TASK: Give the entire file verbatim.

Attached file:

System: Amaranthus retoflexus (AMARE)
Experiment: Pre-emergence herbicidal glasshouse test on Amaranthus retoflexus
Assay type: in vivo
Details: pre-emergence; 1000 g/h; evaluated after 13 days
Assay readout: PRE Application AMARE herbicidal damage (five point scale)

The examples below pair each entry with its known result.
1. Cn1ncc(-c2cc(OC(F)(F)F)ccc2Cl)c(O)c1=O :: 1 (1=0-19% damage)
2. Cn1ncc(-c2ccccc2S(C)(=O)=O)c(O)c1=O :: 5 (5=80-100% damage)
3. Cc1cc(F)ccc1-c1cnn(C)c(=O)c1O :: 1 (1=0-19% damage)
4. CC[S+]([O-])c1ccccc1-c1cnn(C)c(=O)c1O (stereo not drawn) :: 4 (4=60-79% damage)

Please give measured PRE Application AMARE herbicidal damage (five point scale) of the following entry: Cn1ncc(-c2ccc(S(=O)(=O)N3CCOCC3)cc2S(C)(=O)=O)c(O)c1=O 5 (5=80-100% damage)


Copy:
System: Amaranthus retoflexus (AMARE)
Experiment: Pre-emergence herbicidal glasshouse test on Amaranthus retoflexus
Assay type: in vivo
Details: pre-emergence; 1000 g/h; evaluated after 13 days
Assay readout: PRE Application AMARE herbicidal damage (five point scale)

The examples below pair each entry with its known result.
1. Cn1ncc(-c2cc(OC(F)(F)F)ccc2Cl)c(O)c1=O :: 1 (1=0-19% damage)
2. Cn1ncc(-c2ccccc2S(C)(=O)=O)c(O)c1=O :: 5 (5=80-100% damage)
3. Cc1cc(F)ccc1-c1cnn(C)c(=O)c1O :: 1 (1=0-19% damage)
4. CC[S+]([O-])c1ccccc1-c1cnn(C)c(=O)c1O (stereo not drawn) :: 4 (4=60-79% damage)

Please give measured PRE Application AMARE herbicidal damage (five point scale) of the following entry: Cn1ncc(-c2ccc(S(=O)(=O)N3CCOCC3)cc2S(C)(=O)=O)c(O)c1=O 5 (5=80-100% damage)